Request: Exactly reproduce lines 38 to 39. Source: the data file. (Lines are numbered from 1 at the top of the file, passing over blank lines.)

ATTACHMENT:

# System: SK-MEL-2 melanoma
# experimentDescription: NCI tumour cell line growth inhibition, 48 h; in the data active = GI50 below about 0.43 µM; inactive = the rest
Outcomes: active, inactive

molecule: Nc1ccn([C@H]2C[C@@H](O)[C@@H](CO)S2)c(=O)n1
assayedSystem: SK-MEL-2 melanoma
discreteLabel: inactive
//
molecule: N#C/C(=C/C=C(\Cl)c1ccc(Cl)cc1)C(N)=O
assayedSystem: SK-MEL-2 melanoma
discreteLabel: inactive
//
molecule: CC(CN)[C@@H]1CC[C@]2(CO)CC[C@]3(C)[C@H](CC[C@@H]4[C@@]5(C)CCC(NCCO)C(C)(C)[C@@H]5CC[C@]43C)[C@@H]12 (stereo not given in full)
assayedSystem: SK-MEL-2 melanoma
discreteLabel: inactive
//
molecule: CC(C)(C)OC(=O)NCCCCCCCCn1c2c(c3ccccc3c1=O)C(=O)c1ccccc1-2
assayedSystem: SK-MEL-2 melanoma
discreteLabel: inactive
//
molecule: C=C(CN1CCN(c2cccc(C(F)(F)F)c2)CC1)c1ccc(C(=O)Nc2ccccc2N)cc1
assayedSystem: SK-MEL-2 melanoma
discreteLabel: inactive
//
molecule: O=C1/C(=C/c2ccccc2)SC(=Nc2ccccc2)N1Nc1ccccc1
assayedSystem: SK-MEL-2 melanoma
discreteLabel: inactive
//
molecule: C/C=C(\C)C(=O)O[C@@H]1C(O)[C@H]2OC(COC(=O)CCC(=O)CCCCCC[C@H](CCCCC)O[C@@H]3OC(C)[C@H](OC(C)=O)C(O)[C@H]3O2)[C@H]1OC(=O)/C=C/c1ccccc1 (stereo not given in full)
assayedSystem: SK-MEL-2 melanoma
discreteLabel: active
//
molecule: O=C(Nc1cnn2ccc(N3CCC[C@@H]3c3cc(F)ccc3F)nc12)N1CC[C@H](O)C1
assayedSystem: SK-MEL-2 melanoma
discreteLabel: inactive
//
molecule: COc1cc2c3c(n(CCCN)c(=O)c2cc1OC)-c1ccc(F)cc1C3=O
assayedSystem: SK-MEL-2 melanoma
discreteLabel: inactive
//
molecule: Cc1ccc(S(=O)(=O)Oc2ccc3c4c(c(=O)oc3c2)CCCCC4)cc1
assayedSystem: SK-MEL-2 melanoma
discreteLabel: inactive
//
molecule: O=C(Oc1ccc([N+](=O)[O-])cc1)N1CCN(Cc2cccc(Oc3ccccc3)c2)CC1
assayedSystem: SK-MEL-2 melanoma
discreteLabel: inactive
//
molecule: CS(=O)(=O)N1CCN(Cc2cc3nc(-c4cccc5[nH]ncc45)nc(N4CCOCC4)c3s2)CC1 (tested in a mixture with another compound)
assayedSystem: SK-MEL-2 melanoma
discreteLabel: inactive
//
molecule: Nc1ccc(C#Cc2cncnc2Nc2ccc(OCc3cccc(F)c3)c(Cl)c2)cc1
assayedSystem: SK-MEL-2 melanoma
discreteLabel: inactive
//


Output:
discreteLabel: inactive
//